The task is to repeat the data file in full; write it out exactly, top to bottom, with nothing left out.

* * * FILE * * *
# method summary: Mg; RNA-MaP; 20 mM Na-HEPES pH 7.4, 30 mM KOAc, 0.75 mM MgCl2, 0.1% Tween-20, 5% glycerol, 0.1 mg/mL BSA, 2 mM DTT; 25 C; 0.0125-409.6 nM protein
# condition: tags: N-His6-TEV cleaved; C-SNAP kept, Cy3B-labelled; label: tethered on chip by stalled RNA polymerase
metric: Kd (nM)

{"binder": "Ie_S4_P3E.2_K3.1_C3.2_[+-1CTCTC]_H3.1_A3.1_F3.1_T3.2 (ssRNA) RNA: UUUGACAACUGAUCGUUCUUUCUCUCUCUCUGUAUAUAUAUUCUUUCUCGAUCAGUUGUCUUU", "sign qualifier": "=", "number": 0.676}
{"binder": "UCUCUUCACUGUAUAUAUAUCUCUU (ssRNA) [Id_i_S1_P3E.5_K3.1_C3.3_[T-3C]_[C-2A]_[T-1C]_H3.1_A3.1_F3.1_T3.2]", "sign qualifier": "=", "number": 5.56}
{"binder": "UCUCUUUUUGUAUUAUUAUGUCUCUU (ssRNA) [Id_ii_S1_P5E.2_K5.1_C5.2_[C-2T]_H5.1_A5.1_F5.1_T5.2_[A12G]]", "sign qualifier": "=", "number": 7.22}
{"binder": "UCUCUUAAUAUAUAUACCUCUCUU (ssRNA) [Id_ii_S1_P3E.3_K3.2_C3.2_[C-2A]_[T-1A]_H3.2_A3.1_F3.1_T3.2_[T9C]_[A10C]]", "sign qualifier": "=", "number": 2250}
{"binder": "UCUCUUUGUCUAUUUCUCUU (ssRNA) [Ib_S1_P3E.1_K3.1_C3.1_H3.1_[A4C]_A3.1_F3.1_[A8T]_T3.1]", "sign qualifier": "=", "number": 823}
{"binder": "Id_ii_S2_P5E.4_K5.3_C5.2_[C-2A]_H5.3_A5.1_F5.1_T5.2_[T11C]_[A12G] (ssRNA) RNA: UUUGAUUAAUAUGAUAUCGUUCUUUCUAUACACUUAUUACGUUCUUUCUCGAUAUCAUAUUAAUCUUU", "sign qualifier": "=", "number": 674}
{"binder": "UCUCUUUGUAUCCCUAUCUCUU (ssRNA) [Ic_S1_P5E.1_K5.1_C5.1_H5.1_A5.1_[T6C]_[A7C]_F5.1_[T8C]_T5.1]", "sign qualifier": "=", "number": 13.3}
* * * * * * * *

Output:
# method summary: Mg; RNA-MaP; 20 mM Na-HEPES pH 7.4, 30 mM KOAc, 0.75 mM MgCl2, 0.1% Tween-20, 5% glycerol, 0.1 mg/mL BSA, 2 mM DTT; 25 C; 0.0125-409.6 nM protein
# condition: tags: N-His6-TEV cleaved; C-SNAP kept, Cy3B-labelled; label: tethered on chip by stalled RNA polymerase
metric: Kd (nM)

{"binder": "Ie_S4_P3E.2_K3.1_C3.2_[+-1CTCTC]_H3.1_A3.1_F3.1_T3.2 (ssRNA) RNA: UUUGACAACUGAUCGUUCUUUCUCUCUCUCUGUAUAUAUAUUCUUUCUCGAUCAGUUGUCUUU", "sign qualifier": "=", "number": 0.676}
{"binder": "UCUCUUCACUGUAUAUAUAUCUCUU (ssRNA) [Id_i_S1_P3E.5_K3.1_C3.3_[T-3C]_[C-2A]_[T-1C]_H3.1_A3.1_F3.1_T3.2]", "sign qualifier": "=", "number": 5.56}
{"binder": "UCUCUUUUUGUAUUAUUAUGUCUCUU (ssRNA) [Id_ii_S1_P5E.2_K5.1_C5.2_[C-2T]_H5.1_A5.1_F5.1_T5.2_[A12G]]", "sign qualifier": "=", "number": 7.22}
{"binder": "UCUCUUAAUAUAUAUACCUCUCUU (ssRNA) [Id_ii_S1_P3E.3_K3.2_C3.2_[C-2A]_[T-1A]_H3.2_A3.1_F3.1_T3.2_[T9C]_[A10C]]", "sign qualifier": "=", "number": 2250}
{"binder": "UCUCUUUGUCUAUUUCUCUU (ssRNA) [Ib_S1_P3E.1_K3.1_C3.1_H3.1_[A4C]_A3.1_F3.1_[A8T]_T3.1]", "sign qualifier": "=", "number": 823}
{"binder": "Id_ii_S2_P5E.4_K5.3_C5.2_[C-2A]_H5.3_A5.1_F5.1_T5.2_[T11C]_[A12G] (ssRNA) RNA: UUUGAUUAAUAUGAUAUCGUUCUUUCUAUACACUUAUUACGUUCUUUCUCGAUAUCAUAUUAAUCUUU", "sign qualifier": "=", "number": 674}
{"binder": "UCUCUUUGUAUCCCUAUCUCUU (ssRNA) [Ic_S1_P5E.1_K5.1_C5.1_H5.1_A5.1_[T6C]_[A7C]_F5.1_[T8C]_T5.1]", "sign qualifier": "=", "number": 13.3}